Mission accomplished as Quintillion Networks and ATLAS Space Operations completed the highest-latitude satellite ground station on U.S. soil in Utqiagvik, Alaska. This is a significant step forward in the efforts to close a critical gap in U.S. security capabilities and provide ground station operations and downlink facilities for polar orbiting satellites. The ground station is now live and ready to serve existing and future commercial and government entities.
The new Quintillion-ATLAS ground station is located at 72 degrees latitude in Utqiagvik, Alaska, on the coast of the Arctic Ocean. The 3.5-meter antenna supports S- and X-band transmission and expects to see up to 12 satellite passes daily. Offering both occasional use and ground station as service arrangements, the partnership provides a turnkey solution for satellite operators. The ground station at Utqiagvik will not only serve as a crucial crossroad between space and terrestrial communications; it represents one landing point on Quintillion’s broader network map, which it is developing as the foundation for American economic and security advancement in the Arctic.
Speaking on the importance of the new ground station, ATLAS CEO Sean McDaniel noted, “The most crucial aspect of this new site is its geographic advantage. Being the northernmost ground station in North America creates many new opportunities for satellites in polar orbit, which will now have as many as 12 contacts per day.” McDaniel added, “This is a key development for ATLAS and Quintillion in the Arctic. As a result of the initial installation and demand for its use, there is potential for an expansive teleport that aids in real-world applications through multiple antennas and across multiple bands.”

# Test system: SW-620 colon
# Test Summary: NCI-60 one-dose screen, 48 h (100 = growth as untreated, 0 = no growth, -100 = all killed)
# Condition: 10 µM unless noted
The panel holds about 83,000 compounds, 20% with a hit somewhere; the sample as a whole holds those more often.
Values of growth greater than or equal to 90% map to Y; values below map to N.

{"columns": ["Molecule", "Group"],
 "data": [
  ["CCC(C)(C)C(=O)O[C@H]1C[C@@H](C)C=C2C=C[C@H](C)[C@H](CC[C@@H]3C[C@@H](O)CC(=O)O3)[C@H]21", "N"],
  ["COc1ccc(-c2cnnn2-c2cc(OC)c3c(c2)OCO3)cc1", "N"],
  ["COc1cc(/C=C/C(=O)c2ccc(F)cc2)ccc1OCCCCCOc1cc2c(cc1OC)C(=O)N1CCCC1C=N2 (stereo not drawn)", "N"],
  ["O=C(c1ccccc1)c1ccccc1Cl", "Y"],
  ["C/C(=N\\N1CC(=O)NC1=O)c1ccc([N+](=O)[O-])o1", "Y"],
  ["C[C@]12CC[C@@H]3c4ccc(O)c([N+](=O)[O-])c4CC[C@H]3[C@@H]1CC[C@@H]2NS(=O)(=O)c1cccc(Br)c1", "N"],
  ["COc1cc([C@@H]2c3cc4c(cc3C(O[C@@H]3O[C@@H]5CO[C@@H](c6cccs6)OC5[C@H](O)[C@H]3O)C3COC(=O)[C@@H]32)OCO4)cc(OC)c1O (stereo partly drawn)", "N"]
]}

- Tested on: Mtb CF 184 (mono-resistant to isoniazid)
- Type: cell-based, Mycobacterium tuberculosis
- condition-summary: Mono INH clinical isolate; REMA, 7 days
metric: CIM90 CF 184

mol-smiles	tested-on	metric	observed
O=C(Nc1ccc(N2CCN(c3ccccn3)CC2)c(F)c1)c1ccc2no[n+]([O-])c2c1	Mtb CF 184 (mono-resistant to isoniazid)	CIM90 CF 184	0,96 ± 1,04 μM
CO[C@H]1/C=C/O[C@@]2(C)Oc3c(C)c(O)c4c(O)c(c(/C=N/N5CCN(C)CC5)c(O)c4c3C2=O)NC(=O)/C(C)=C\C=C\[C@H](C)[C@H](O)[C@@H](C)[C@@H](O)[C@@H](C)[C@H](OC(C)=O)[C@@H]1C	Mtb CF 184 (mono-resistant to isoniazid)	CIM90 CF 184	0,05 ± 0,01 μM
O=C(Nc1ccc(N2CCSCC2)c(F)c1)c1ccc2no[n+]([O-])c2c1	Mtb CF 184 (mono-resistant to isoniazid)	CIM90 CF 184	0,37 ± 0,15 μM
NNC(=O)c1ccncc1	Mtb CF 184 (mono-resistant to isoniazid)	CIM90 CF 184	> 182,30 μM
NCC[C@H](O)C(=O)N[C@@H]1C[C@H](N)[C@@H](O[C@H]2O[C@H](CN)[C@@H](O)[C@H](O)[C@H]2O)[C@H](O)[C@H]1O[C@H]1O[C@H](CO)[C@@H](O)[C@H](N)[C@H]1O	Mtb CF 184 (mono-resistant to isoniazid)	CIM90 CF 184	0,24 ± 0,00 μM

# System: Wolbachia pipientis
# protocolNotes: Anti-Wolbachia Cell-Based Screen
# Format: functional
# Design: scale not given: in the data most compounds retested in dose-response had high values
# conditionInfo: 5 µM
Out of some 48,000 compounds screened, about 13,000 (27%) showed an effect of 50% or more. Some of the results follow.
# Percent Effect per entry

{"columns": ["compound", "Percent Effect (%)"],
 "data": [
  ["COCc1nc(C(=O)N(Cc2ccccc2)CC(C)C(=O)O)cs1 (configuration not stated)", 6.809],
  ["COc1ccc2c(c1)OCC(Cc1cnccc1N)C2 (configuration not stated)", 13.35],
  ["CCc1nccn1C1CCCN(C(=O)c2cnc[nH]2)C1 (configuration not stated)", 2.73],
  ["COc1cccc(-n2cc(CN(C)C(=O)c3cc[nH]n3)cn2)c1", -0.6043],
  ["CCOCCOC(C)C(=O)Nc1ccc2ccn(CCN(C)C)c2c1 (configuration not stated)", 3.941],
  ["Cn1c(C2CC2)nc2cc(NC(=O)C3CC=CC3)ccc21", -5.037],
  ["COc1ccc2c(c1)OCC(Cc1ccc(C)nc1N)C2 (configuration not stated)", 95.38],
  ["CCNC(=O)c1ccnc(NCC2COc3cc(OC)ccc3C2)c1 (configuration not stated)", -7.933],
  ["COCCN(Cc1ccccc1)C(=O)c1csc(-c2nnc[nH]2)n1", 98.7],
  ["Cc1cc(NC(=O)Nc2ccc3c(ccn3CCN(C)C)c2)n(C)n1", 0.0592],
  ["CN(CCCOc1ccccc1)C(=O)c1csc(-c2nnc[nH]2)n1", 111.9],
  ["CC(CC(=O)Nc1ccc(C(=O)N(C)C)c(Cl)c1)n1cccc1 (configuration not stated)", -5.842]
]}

Leveraging both ATLAS Space Operations’ patented Freedom™ platform and Quintillion’s fiber optic network to enable data transmission between major internet exchanges and cloud access providers, the ground station is expanding the possibilities of satellite operations and closing a gap in national security capabilities.
“Satellite communications are integral to 21st century life. Navigation, weather and climate monitoring, search and rescue missions, national security, personal and commercial communications, and much more are made possible with satellites. Connecting satellite communications to land-based fiber optic transport networks is a force multiplier!” says Mac McHale, Chief Revenue Officer of Quintillion. “We are thrilled to bring these capabilities to US soil and increase our commitment and investment in our home state of Alaska,” Mac continues.
Given that over 60 percent of satellites currently in orbit are U.S. owned, American companies and government entities should not have to go beyond the sanctity of their own borders to download, store, and transport sensitive data. Now, they have a choice.